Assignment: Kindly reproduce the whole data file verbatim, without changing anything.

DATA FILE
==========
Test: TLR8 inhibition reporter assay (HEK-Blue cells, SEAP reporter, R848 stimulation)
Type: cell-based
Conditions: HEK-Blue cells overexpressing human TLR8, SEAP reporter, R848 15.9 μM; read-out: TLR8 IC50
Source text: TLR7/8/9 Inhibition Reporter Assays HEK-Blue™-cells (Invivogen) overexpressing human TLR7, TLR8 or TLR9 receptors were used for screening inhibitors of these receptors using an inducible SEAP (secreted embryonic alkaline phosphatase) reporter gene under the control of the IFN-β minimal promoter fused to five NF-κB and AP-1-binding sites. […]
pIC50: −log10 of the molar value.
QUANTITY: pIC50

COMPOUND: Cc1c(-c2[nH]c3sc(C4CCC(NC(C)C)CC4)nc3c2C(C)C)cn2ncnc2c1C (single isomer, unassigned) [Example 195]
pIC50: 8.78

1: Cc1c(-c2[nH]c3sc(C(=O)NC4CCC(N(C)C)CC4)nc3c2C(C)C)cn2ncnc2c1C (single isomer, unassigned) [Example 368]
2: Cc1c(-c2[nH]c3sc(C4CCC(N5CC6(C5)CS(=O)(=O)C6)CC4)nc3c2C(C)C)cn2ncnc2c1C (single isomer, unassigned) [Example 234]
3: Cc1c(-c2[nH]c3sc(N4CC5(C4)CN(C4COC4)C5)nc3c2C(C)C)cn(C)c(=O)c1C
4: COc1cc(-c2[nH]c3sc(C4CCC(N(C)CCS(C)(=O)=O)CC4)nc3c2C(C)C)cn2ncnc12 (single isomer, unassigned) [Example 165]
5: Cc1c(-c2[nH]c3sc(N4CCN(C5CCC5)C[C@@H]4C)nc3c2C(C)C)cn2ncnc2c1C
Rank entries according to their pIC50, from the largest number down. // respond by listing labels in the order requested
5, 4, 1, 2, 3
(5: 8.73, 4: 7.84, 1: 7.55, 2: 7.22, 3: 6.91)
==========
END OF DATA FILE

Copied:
Test: TLR8 inhibition reporter assay (HEK-Blue cells, SEAP reporter, R848 stimulation)
Type: cell-based
Conditions: HEK-Blue cells overexpressing human TLR8, SEAP reporter, R848 15.9 μM; read-out: TLR8 IC50
Source text: TLR7/8/9 Inhibition Reporter Assays HEK-Blue™-cells (Invivogen) overexpressing human TLR7, TLR8 or TLR9 receptors were used for screening inhibitors of these receptors using an inducible SEAP (secreted embryonic alkaline phosphatase) reporter gene under the control of the IFN-β minimal promoter fused to five NF-κB and AP-1-binding sites. […]
pIC50: −log10 of the molar value.
QUANTITY: pIC50

COMPOUND: Cc1c(-c2[nH]c3sc(C4CCC(NC(C)C)CC4)nc3c2C(C)C)cn2ncnc2c1C (single isomer, unassigned) [Example 195]
pIC50: 8.78

1: Cc1c(-c2[nH]c3sc(C(=O)NC4CCC(N(C)C)CC4)nc3c2C(C)C)cn2ncnc2c1C (single isomer, unassigned) [Example 368]
2: Cc1c(-c2[nH]c3sc(C4CCC(N5CC6(C5)CS(=O)(=O)C6)CC4)nc3c2C(C)C)cn2ncnc2c1C (single isomer, unassigned) [Example 234]
3: Cc1c(-c2[nH]c3sc(N4CC5(C4)CN(C4COC4)C5)nc3c2C(C)C)cn(C)c(=O)c1C
4: COc1cc(-c2[nH]c3sc(C4CCC(N(C)CCS(C)(=O)=O)CC4)nc3c2C(C)C)cn2ncnc12 (single isomer, unassigned) [Example 165]
5: Cc1c(-c2[nH]c3sc(N4CCN(C5CCC5)C[C@@H]4C)nc3c2C(C)C)cn2ncnc2c1C
Rank entries according to their pIC50, from the largest number down. // respond by listing labels in the order requested
5, 4, 1, 2, 3
(5: 8.73, 4: 7.84, 1: 7.55, 2: 7.22, 3: 6.91)